corporations or employers when they leave. 
A non-compete agreement may either
be a major clause in an employment agreement or a separate agreement, the
execution of which is a condition precedent to employment. Which form it takes,
the same effect is had. The agreement generally restricts an employee from
entering into a similar engagement for a specific period of time or within a
certain geographical location. This restriction is usually dual-pronged. One
operates during the subsistence of employment. The other transcends employment
and continues to operate after its determination. An effective non-compete
agreement seeks to achieve the following:
  • Prohibit a
    former employer employee from working with a competitor
  • Prohibit a
    former employee from soliciting former co-workers to be employee in his or her
    new company
  •  Prohibit a
    former employee from soliciting or disclosing confidential information such as
    customer lists, price lists, market strategies or other proprietary information
Generally, for a non-compete agreement to be considered
valid, it must have the following elements amongst others:
  • Be supported
    by consideration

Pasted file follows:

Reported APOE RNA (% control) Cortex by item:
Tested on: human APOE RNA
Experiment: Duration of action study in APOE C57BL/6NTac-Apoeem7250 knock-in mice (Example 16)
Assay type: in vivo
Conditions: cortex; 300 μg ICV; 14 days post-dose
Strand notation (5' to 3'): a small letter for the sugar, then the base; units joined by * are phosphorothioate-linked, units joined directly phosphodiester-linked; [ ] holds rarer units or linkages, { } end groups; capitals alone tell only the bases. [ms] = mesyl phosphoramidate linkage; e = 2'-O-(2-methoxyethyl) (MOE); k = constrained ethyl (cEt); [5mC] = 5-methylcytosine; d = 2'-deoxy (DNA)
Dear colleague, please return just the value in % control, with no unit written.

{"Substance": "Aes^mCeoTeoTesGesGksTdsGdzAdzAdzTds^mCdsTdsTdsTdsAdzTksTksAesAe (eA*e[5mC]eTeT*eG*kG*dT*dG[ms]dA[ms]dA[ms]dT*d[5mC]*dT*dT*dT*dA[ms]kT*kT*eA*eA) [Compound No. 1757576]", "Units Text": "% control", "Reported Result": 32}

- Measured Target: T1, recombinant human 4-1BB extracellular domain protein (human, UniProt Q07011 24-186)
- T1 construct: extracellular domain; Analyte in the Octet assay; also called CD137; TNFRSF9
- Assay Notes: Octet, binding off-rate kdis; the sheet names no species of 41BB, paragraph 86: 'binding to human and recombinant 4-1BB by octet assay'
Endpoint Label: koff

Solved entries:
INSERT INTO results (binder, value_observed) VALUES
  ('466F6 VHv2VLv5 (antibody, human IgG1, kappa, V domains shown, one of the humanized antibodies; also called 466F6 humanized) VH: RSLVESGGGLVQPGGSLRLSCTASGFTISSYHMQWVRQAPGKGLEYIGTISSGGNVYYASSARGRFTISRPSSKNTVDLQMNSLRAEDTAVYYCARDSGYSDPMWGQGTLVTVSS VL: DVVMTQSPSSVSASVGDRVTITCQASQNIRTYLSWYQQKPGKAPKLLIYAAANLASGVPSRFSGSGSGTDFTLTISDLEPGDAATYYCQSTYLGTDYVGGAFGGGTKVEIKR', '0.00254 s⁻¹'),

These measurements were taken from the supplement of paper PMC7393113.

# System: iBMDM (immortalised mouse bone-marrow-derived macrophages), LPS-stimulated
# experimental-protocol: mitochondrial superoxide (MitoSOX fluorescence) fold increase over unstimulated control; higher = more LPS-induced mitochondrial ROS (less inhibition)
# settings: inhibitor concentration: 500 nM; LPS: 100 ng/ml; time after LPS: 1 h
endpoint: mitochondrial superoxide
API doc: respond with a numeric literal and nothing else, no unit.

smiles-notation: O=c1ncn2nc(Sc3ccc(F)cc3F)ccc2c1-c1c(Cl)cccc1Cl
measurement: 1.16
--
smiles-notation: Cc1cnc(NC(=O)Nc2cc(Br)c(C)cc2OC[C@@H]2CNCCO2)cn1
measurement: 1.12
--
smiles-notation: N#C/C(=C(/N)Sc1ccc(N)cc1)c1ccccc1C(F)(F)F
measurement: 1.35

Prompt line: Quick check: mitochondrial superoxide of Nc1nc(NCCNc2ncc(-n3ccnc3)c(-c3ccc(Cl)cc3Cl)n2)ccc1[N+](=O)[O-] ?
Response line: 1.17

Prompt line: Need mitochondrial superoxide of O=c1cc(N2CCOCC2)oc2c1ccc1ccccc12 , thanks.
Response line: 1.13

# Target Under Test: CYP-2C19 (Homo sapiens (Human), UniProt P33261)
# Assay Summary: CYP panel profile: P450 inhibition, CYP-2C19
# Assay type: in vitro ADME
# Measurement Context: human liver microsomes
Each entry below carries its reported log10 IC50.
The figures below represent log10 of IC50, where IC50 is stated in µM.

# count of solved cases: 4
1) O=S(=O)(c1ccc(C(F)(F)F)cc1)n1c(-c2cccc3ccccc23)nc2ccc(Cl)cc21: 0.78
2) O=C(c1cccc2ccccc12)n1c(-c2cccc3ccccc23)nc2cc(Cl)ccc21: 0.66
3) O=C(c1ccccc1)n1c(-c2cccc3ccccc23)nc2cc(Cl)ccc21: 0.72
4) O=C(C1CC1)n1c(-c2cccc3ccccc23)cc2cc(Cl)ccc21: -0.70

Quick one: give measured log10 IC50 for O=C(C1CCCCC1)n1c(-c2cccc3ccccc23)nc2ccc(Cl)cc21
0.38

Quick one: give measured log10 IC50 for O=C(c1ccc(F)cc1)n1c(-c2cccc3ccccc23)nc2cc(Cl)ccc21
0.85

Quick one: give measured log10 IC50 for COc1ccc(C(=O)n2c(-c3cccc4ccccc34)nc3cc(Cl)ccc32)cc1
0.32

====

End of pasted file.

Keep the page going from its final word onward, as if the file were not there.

• Be reasonable
    in scope of the duration and geographic boundaries
  •  Protect a
    legitimate business interest
In spite of the presence of the above essentials in
a standard non-compete agreement however, the real test of validity is whether the
agreement is in itself enforceable or not. This is because having an employee
append his signature to a non-compete agreement and being subsequently able to
enforce it are two different things entirely. While it is a trite principle of
law that the court will not hesitate to enforce the terms of a mutually
consensual contract and parties will be precluded from refuting their claims
and liabilities under such, a non-compete clause which prime facie appears meticulously crafted may be unable to withstand
the objective scrutiny of the court. 
Therefore, as tempting as it is for an employer
to draft an expansive, seemingly iron clad agreement, concerted regard should
be had to the likelihood of the agreement’s chances at withstanding the test of
validity and enforceability. Generally, the courts frown at restraint of trade
and are exceedingly wary of clauses that restrict an employee’s chances to
future employment. This modern law principle against restraint of trade was
laid down in the locus classicus Nordenfelt v Maxim Nordenfelt (1894) A.C 535; (1891 – 4) ALL ER
Re. 1.111)
where the court held that all clauses in restraint of trade
are contrary to public policy and as such, void ab initio save only there
are special circumstances which justify them. 
Nevertheless, the right of an
employer to the protection of his confidential trade secrets and business is fairly
recognized. Hence, the court may be inclined to enforce the agreement if
evidence is sufficiently led to show that it is reasonable in scope, nature and